Tuesday , 22 July 2014

Home » Scholarships » Summer discoveries at Khirbet Summeily

Summer discoveries at Khirbet Summeily

T RaymondBy: Tiffany Raymond, 2012 Heritage Fellow

This summer I was able to take part in the excavations at Khirbet Summeily due to the fact that ASOR awarded me a Heritage Fellowship, and I am very grateful to them for this. Khirbet Summeily is an Iron Age village site on the edge of the Negev Desert, and is believed to be a border site between ancient Philistia and Judah. The site is being excavated in association with the Tel-Hesi Joint Archaeological Project, and is directed by James. W. Hardin and Jeffery A. Blake. Typical artifacts at the site are loom weights, spindle whorls, mudbricks, beads, and pottery galore! Some of the rarer artifacts that we found were scarabs with Egyptian hieroglyphics, and figurines.

The experience that digging at this site gave me will help me in my future career as a Near Eastern archaeologist. The mudbricks at Khirbet Summeily were very difficult to differentiate from the surrounding dirt, especially at four in the morning when we headed to the site, as their color and texture tended to be very similar. At times, compaction of the soil with slight color changes could indicate a mudbrick. This made digging quite difficult at times, but it also taught me to look at the subtle differences in the soil, rather than looking solely for drastic changes. Another valuable learning experience I had came from being a supervisor-in-training. As I learned more about phasing, stone foundations to walls, mudbricks, and other artifacts, I was able to explain to the students what, and why, we were excavating and handling the artifacts in different ways. This reinforced all that I had learned, while simultaneously prepared me to supervise my own units and students in the future. I was fortunate to dig in areas that had many architectural features such as walls, several tabuns, and a pit or two. These features definitely complicated the phasing at the site because the walls weren’t always preserved completely or in a logical place, but it afforded me with a much desired learning experience.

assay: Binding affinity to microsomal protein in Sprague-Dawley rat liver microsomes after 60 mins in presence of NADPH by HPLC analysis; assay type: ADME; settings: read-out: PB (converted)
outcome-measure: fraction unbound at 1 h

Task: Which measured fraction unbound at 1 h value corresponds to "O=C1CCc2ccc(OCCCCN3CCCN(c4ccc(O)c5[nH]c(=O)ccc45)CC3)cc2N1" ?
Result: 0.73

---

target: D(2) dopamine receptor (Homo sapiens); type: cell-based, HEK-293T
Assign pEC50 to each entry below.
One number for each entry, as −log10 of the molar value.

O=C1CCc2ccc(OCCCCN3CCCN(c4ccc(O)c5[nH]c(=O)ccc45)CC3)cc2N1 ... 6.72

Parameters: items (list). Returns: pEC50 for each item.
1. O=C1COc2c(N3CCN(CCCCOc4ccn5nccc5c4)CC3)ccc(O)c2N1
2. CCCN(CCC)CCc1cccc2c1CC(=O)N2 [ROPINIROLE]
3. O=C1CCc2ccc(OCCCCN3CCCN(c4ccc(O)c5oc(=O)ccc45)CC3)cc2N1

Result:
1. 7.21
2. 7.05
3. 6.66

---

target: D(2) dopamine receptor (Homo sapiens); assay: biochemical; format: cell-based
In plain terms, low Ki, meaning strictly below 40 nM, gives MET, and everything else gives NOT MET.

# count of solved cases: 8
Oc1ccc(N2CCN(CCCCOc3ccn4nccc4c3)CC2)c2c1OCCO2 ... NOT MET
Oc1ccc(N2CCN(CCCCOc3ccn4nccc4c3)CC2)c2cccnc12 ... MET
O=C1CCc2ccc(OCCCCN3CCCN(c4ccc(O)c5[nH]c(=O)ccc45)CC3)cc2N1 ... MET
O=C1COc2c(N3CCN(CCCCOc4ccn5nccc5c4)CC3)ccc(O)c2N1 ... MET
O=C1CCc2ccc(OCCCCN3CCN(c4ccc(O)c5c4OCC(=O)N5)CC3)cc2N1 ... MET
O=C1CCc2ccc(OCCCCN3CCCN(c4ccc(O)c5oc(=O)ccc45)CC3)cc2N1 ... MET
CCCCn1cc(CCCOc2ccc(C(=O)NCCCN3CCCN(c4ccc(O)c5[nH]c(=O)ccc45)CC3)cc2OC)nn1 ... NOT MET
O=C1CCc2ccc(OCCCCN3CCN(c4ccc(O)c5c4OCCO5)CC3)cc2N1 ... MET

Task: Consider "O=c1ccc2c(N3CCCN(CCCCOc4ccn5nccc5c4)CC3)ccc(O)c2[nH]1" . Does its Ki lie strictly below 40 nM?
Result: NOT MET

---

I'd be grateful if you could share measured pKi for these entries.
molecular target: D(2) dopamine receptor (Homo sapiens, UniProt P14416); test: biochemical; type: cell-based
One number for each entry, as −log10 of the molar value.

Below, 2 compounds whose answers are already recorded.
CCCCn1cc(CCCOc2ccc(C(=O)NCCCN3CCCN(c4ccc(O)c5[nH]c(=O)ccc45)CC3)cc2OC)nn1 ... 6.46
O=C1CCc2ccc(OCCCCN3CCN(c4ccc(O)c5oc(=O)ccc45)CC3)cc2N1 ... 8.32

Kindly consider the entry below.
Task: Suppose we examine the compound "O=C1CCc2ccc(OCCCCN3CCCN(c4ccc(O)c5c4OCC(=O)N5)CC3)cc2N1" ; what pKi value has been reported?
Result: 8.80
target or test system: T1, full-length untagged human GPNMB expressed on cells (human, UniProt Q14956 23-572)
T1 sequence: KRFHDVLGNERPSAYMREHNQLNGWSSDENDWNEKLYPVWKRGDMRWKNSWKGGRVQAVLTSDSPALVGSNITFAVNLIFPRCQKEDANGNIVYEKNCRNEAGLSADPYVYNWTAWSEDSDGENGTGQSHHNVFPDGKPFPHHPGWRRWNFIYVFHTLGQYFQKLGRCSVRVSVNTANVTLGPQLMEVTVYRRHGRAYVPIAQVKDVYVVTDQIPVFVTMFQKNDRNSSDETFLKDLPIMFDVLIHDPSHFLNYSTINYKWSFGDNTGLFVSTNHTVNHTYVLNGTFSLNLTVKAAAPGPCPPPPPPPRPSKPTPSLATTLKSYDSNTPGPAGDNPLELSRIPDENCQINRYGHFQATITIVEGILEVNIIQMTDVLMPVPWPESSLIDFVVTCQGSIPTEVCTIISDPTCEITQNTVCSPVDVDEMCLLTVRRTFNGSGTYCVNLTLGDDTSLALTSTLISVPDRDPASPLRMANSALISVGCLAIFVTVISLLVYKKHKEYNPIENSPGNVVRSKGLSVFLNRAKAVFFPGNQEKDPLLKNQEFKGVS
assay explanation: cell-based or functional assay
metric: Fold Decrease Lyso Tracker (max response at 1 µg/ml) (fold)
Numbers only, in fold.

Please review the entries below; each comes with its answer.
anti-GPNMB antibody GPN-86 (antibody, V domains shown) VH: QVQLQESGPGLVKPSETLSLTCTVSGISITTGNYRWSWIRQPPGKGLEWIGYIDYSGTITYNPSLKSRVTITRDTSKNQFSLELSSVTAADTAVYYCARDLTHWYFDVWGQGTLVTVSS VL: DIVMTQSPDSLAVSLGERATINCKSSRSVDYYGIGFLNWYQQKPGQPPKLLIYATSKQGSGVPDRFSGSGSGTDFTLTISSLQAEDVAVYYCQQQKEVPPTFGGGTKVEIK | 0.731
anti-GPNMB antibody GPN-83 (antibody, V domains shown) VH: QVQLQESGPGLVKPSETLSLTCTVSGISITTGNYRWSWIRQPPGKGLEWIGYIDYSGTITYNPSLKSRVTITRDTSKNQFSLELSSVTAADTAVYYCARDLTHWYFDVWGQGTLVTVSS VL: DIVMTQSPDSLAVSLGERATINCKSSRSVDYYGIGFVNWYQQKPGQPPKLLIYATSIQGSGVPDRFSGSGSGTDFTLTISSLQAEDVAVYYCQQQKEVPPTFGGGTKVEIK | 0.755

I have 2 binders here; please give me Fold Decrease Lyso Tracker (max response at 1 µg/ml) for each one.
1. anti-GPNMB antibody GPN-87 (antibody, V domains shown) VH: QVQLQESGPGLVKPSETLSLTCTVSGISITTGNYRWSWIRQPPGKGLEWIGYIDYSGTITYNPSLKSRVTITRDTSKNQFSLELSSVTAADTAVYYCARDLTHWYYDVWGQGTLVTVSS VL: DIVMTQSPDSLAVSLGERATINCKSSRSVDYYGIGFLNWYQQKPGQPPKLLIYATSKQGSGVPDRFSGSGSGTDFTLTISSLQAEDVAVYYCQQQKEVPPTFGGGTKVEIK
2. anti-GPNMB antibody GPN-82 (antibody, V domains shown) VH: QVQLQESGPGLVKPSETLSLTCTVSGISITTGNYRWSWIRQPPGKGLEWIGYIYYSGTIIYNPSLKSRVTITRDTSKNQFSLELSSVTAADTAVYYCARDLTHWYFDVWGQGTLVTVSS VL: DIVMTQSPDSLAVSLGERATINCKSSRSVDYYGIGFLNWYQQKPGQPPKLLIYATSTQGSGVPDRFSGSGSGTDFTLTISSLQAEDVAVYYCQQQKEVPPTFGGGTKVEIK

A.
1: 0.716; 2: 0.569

In addition to the excavation experience I was also able to travel all over Israel. I went to many well known archaeological sites like Lachish, Masada, Ein Gedi, Maresha, and Dan. I was also able to travel to many modern cities including Jerusalem, Be’er Sheva, and Tiberias. I even had the opportunity to travel to Petra in Jordan on a free weekend. I really loved seeing the different sites because they put into perspective the rich history that the people of Israel have. The people in Israel were very welcoming, and at no point did I feel unsafe. The culture is enlivening, and Jerusalem is now my favorite city in the world! It was an experience of a lifetime and I am very thankful that ASOR and the Heritage donors helped me make this trip possible.

~~~

All content provided on this blog is for informational purposes only. The American Schools of Oriental Research (ASOR) makes no representations as to the accuracy or completeness of any information on this blog or found by following any link on this blog. ASOR will not be liable for any errors or omissions in this information. ASOR will not be liable for any losses, injuries, or damages from the display or use of this information. The opinions expressed by Bloggers and those providing comments are theirs alone, and do not reflect the opinions of ASOR or any employee thereof.

Be Sociable, Share!
Summer discoveries at Khirbet Summeily Reviewed by on . By: Tiffany Raymond, 2012 Heritage Fellow This summer I was able to take part in the excavations at Khirbet Summeily due to the fact that ASOR awarded me a Heri By: Tiffany Raymond, 2012 Heritage Fellow This summer I was able to take part in the excavations at Khirbet Summeily due to the fact that ASOR awarded me a Heri Rating:
scroll to top